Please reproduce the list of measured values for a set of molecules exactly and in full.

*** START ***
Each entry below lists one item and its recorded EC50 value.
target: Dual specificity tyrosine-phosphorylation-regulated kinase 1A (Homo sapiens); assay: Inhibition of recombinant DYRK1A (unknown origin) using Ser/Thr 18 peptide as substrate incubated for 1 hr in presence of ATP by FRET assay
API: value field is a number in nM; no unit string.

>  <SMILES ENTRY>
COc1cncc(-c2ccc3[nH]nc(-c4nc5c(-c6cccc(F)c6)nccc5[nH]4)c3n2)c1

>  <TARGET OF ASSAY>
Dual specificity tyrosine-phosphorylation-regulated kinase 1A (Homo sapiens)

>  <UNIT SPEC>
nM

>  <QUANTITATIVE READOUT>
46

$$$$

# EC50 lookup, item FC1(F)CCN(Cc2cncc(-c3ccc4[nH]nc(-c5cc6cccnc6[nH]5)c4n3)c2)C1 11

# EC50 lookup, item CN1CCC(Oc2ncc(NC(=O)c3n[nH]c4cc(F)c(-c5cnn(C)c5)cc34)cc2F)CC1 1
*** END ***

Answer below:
Each entry below lists one item and its recorded EC50 value.
target: Dual specificity tyrosine-phosphorylation-regulated kinase 1A (Homo sapiens); assay: Inhibition of recombinant DYRK1A (unknown origin) using Ser/Thr 18 peptide as substrate incubated for 1 hr in presence of ATP by FRET assay
API: value field is a number in nM; no unit string.

>  <SMILES ENTRY>
COc1cncc(-c2ccc3[nH]nc(-c4nc5c(-c6cccc(F)c6)nccc5[nH]4)c3n2)c1

>  <TARGET OF ASSAY>
Dual specificity tyrosine-phosphorylation-regulated kinase 1A (Homo sapiens)

>  <UNIT SPEC>
nM

>  <QUANTITATIVE READOUT>
46

$$$$

# EC50 lookup, item FC1(F)CCN(Cc2cncc(-c3ccc4[nH]nc(-c5cc6cccnc6[nH]5)c4n3)c2)C1 11

# EC50 lookup, item CN1CCC(Oc2ncc(NC(=O)c3n[nH]c4cc(F)c(-c5cnn(C)c5)cc34)cc2F)CC1 1